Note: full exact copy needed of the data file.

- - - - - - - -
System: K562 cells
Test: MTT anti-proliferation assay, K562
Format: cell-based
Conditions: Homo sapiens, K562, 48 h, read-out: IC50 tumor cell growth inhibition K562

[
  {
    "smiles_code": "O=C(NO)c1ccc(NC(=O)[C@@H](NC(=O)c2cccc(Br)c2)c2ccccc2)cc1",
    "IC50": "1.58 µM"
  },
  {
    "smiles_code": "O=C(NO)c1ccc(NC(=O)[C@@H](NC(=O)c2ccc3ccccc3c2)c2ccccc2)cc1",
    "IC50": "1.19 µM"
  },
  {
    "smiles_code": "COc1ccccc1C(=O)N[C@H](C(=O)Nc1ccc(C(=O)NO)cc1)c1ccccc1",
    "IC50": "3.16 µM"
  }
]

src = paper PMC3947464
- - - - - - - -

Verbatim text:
System: K562 cells
Test: MTT anti-proliferation assay, K562
Format: cell-based
Conditions: Homo sapiens, K562, 48 h, read-out: IC50 tumor cell growth inhibition K562

[
  {
    "smiles_code": "O=C(NO)c1ccc(NC(=O)[C@@H](NC(=O)c2cccc(Br)c2)c2ccccc2)cc1",
    "IC50": "1.58 µM"
  },
  {
    "smiles_code": "O=C(NO)c1ccc(NC(=O)[C@@H](NC(=O)c2ccc3ccccc3c2)c2ccccc2)cc1",
    "IC50": "1.19 µM"
  },
  {
    "smiles_code": "COc1ccccc1C(=O)N[C@H](C(=O)Nc1ccc(C(=O)NO)cc1)c1ccccc1",
    "IC50": "3.16 µM"
  }
]

src = paper PMC3947464